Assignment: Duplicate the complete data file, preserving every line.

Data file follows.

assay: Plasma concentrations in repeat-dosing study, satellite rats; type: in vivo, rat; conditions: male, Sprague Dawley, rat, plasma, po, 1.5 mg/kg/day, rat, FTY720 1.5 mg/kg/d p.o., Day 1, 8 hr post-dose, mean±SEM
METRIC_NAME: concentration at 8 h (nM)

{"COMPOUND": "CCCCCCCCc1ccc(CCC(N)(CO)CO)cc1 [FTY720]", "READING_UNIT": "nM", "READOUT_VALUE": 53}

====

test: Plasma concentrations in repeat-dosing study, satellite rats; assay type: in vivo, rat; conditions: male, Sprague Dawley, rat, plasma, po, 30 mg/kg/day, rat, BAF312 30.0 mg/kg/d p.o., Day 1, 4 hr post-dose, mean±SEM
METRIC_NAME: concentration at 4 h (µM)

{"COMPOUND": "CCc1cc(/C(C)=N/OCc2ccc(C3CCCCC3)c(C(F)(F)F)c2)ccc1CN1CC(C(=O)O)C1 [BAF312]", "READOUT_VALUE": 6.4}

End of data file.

assay: Plasma concentrations in repeat-dosing study, satellite rats; type: in vivo, rat; conditions: male, Sprague Dawley, rat, plasma, po, 1.5 mg/kg/day, rat, FTY720 1.5 mg/kg/d p.o., Day 1, 8 hr post-dose, mean±SEM
METRIC_NAME: concentration at 8 h (nM)

{"COMPOUND": "CCCCCCCCc1ccc(CCC(N)(CO)CO)cc1 [FTY720]", "READING_UNIT": "nM", "READOUT_VALUE": 53}

====

test: Plasma concentrations in repeat-dosing study, satellite rats; assay type: in vivo, rat; conditions: male, Sprague Dawley, rat, plasma, po, 30 mg/kg/day, rat, BAF312 30.0 mg/kg/d p.o., Day 1, 4 hr post-dose, mean±SEM
METRIC_NAME: concentration at 4 h (µM)

{"COMPOUND": "CCc1cc(/C(C)=N/OCc2ccc(C3CCCCC3)c(C(F)(F)F)c2)ccc1CN1CC(C(=O)O)C1 [BAF312]", "READOUT_VALUE": 6.4}